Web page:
Journal Article (Refereed)
Palaeohydrological changes during the mid and late Holocene in the Carpathian area, central-eastern Europe
Haliuc, A & Hutchinson, S M & Braun, M 2017, 'Palaeohydrological changes during the mid and late Holocene in the Carpathian area, central-eastern Europe', Global and Planetary Change.
Multi-proxy, high-resolution analyses (lithological, geochemical, environmental magnetism) anchored by 22 ¹⁴C dates, of a 5.53 m long sediment core from Lake Ighiel (Romanian Carpathians, central-eastern Europe) allowed the reconstruction of key local, catchment-lacustrine dynamics and an appraisal of palaeohydrological and palaeoclimatic gradients acting regionally over the last 6000 years. The first sedimentological phase of the record from 6030 to 4200 cal yr BP, is characterised by low productivity and high detrital input indicating surface runoff processes due to enhanced rainfall. This interpretation is in agreement with other hydrological reconstructions reporting increased precipitation also in CE Europe, NE Mediterranean, and also inferred summer and winter latitudinal temperature gradients (LTG) (as defined by Davis and Brewer, 2009), showing a strong connectivity between basin-lacustrine dynamics and the establishment of the dominant, Atlantic atmospheric circulation pattern in the area. The lacustrine system was more stable between 4200 and 2500 cal yr BP when clastic inputs diminished and biological productivity increased. During this interval, the coherence of Lake Ighiel's multi-century detrital events, identified in a range of proxy-data (albeit different in frequency and magnitude), with flood activity in central Europe (the Alps) suggests a common moisture forcing (Atlantic and periodically Mediterranean influences). In contrast, different reconstructions from the NE Mediterranean indicate a distinct NW-SE hydro-climatic gradient. A more complex and variable trend is depicted in Lake Ighiel sedimentation during the last ~ 2500 years showing a variable detrital trend likely reflecting an intriguing hydrological pattern which is in agreement with intervals of increased aridity phases during a generally moister period. Comparing our sedimentological results with published pollen records from the nearby area clearly show anthropogenic imprints during the Dacian-Roman Period and especially the Middle Ages towards present times. The ~ 6000-year long sedimentary record of Lake Ighiel contributes to understanding of mid and late Holocene palaeohydrological changes in the Carpathians and highlights the importance of latitudinal gradients in driving hydrological variability in continental Europe.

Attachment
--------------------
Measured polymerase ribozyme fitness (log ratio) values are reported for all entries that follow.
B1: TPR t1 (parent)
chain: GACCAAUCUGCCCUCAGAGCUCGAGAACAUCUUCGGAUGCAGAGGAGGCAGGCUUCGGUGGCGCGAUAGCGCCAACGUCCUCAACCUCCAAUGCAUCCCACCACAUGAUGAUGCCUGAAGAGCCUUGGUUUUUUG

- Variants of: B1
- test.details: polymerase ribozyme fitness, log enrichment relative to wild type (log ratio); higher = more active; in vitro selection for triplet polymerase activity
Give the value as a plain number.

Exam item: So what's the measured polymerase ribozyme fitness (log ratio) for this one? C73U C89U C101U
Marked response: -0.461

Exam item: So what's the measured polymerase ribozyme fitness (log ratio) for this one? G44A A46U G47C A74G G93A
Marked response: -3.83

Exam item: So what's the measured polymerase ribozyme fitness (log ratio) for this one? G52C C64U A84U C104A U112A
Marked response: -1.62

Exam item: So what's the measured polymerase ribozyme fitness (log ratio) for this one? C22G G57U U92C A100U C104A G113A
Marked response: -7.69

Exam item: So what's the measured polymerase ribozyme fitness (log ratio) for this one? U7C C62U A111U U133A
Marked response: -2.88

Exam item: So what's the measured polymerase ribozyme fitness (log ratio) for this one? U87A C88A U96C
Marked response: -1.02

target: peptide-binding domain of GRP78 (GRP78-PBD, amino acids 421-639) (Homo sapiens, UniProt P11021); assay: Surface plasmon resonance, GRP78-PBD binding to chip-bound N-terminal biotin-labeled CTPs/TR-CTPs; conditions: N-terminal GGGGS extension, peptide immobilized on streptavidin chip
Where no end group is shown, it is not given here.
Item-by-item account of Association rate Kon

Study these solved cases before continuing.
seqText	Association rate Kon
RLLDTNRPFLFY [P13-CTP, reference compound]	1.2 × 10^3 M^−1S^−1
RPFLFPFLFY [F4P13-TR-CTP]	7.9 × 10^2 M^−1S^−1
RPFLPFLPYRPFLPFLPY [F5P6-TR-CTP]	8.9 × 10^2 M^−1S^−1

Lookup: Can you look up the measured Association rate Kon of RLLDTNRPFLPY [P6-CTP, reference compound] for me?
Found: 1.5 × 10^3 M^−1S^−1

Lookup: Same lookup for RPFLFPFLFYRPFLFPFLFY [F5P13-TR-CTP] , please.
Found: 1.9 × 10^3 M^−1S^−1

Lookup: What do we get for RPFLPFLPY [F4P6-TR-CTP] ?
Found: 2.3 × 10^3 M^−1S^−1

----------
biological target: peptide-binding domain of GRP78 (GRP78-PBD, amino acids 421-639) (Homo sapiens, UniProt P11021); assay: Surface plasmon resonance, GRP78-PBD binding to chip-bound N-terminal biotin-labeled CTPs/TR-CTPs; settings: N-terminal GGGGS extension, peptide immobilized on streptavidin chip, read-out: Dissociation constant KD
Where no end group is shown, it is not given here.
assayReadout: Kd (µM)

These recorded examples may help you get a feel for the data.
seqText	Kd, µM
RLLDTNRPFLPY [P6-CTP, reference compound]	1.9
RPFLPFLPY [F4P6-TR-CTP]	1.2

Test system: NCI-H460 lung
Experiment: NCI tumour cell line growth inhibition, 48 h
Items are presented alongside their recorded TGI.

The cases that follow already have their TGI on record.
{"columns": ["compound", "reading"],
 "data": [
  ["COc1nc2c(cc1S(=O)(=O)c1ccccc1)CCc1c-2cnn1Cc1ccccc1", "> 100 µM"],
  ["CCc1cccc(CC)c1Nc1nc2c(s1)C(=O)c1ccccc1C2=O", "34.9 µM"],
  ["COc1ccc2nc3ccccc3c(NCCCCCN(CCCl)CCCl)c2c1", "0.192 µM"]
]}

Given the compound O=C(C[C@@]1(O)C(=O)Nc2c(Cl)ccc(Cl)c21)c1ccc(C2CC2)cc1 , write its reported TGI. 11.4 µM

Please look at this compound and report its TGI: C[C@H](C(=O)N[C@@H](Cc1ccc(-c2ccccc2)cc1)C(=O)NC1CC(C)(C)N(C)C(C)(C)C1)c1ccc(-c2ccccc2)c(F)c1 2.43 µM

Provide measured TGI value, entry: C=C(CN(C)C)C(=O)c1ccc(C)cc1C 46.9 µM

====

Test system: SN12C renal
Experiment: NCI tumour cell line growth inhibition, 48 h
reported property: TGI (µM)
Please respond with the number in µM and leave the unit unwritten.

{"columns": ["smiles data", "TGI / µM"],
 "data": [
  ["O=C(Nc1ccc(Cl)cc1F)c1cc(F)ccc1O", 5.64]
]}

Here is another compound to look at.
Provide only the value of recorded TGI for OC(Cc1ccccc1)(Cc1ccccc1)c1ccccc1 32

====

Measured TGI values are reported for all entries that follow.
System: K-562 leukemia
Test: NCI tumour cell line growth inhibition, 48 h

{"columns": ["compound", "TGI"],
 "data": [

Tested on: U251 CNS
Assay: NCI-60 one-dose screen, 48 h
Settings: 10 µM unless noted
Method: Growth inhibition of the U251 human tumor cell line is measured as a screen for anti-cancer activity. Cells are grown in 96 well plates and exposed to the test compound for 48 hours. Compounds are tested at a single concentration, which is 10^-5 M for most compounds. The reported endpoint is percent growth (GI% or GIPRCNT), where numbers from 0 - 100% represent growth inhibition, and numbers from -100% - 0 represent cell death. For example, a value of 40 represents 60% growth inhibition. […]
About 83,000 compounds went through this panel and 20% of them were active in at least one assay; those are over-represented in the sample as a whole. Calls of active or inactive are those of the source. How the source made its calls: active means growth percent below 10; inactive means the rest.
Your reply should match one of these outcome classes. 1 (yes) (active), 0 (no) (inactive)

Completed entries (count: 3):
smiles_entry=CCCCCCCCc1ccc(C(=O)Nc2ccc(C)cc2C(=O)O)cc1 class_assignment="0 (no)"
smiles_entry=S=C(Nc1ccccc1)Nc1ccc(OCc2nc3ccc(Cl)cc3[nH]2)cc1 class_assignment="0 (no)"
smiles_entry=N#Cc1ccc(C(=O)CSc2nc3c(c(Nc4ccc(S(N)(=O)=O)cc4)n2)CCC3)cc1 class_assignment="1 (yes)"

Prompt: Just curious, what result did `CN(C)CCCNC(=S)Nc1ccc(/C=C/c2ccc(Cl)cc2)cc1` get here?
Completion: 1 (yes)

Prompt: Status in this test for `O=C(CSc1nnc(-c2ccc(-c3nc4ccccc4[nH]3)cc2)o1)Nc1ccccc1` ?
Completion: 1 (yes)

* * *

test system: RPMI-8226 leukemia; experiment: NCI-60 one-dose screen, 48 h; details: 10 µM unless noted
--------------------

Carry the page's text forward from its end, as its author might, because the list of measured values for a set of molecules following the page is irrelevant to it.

Global and Planetary Change